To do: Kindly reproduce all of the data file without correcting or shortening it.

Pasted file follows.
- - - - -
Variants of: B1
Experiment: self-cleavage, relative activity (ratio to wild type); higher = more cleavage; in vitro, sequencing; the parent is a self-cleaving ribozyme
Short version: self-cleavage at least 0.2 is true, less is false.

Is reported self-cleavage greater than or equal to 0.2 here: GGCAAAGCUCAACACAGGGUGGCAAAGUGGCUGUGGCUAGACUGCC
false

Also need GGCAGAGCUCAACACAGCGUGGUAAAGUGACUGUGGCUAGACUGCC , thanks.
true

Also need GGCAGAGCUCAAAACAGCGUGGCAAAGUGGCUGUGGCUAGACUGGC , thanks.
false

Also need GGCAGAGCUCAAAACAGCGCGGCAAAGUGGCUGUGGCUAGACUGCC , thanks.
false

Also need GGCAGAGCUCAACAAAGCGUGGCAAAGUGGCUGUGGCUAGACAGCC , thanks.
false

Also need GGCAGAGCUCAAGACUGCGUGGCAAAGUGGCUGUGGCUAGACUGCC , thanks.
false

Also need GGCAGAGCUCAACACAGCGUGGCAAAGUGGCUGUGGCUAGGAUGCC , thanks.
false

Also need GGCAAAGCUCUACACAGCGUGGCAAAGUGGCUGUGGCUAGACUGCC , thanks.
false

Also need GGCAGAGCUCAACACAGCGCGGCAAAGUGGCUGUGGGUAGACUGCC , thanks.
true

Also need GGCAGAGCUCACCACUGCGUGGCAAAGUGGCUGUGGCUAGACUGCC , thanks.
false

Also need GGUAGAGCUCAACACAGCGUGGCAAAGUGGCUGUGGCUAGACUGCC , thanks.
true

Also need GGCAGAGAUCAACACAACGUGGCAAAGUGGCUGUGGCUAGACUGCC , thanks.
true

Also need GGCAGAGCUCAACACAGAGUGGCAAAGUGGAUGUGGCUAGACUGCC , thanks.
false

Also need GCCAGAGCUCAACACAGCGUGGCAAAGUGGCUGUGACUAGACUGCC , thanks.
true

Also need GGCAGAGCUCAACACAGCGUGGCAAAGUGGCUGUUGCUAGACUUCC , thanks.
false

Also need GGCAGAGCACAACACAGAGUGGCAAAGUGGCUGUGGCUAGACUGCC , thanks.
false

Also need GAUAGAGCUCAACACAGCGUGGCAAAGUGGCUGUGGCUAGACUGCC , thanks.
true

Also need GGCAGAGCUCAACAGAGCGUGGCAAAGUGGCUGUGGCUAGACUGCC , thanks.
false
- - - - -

Variants of: B1
Experiment: self-cleavage, relative activity (ratio to wild type); higher = more cleavage; in vitro, sequencing; the parent is a self-cleaving ribozyme
Short version: self-cleavage at least 0.2 is true, less is false.

Is reported self-cleavage greater than or equal to 0.2 here: GGCAAAGCUCAACACAGGGUGGCAAAGUGGCUGUGGCUAGACUGCC
false

Also need GGCAGAGCUCAACACAGCGUGGUAAAGUGACUGUGGCUAGACUGCC , thanks.
true

Also need GGCAGAGCUCAAAACAGCGUGGCAAAGUGGCUGUGGCUAGACUGGC , thanks.
false

Also need GGCAGAGCUCAAAACAGCGCGGCAAAGUGGCUGUGGCUAGACUGCC , thanks.
false

Also need GGCAGAGCUCAACAAAGCGUGGCAAAGUGGCUGUGGCUAGACAGCC , thanks.
false

Also need GGCAGAGCUCAAGACUGCGUGGCAAAGUGGCUGUGGCUAGACUGCC , thanks.
false

Also need GGCAGAGCUCAACACAGCGUGGCAAAGUGGCUGUGGCUAGGAUGCC , thanks.
false

Also need GGCAAAGCUCUACACAGCGUGGCAAAGUGGCUGUGGCUAGACUGCC , thanks.
false

Also need GGCAGAGCUCAACACAGCGCGGCAAAGUGGCUGUGGGUAGACUGCC , thanks.
true

Also need GGCAGAGCUCACCACUGCGUGGCAAAGUGGCUGUGGCUAGACUGCC , thanks.
false

Also need GGUAGAGCUCAACACAGCGUGGCAAAGUGGCUGUGGCUAGACUGCC , thanks.
true

Also need GGCAGAGAUCAACACAACGUGGCAAAGUGGCUGUGGCUAGACUGCC , thanks.
true

Also need GGCAGAGCUCAACACAGAGUGGCAAAGUGGAUGUGGCUAGACUGCC , thanks.
false

Also need GCCAGAGCUCAACACAGCGUGGCAAAGUGGCUGUGACUAGACUGCC , thanks.
true

Also need GGCAGAGCUCAACACAGCGUGGCAAAGUGGCUGUUGCUAGACUUCC , thanks.
false

Also need GGCAGAGCACAACACAGAGUGGCAAAGUGGCUGUGGCUAGACUGCC , thanks.
false

Also need GAUAGAGCUCAACACAGCGUGGCAAAGUGGCUGUGGCUAGACUGCC , thanks.
true

Also need GGCAGAGCUCAACAGAGCGUGGCAAAGUGGCUGUGGCUAGACUGCC , thanks.
false